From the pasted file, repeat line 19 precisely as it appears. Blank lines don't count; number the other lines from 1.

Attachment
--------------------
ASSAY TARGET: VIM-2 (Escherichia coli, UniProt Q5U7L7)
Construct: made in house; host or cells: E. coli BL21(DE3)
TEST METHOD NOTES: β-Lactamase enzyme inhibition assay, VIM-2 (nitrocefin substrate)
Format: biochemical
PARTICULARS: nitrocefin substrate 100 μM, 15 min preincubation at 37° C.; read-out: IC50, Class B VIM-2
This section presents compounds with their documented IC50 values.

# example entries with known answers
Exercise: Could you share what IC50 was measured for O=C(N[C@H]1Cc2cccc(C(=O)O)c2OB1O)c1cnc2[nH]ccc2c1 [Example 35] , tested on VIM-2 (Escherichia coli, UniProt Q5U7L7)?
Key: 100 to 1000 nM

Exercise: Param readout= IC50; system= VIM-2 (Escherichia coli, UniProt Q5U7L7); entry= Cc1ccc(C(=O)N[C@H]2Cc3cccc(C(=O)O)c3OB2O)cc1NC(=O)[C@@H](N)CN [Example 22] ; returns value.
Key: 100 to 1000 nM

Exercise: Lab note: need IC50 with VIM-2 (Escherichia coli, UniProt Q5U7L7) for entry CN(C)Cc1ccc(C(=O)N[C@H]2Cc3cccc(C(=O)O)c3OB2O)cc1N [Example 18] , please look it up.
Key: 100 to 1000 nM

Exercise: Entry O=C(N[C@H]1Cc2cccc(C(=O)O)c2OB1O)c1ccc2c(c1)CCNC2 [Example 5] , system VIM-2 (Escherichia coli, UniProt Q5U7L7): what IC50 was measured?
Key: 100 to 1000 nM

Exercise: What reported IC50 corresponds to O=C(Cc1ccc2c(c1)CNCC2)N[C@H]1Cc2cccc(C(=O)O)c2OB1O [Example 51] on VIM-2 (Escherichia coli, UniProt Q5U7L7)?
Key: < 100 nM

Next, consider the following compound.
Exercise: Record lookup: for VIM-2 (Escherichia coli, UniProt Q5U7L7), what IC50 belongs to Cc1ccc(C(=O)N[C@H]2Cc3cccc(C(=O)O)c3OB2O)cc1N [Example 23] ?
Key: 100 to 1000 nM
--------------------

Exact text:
Exercise: Record lookup: for VIM-2 (Escherichia coli, UniProt Q5U7L7), what IC50 belongs to Cc1ccc(C(=O)N[C@H]2Cc3cccc(C(=O)O)c3OB2O)cc1N [Example 23] ?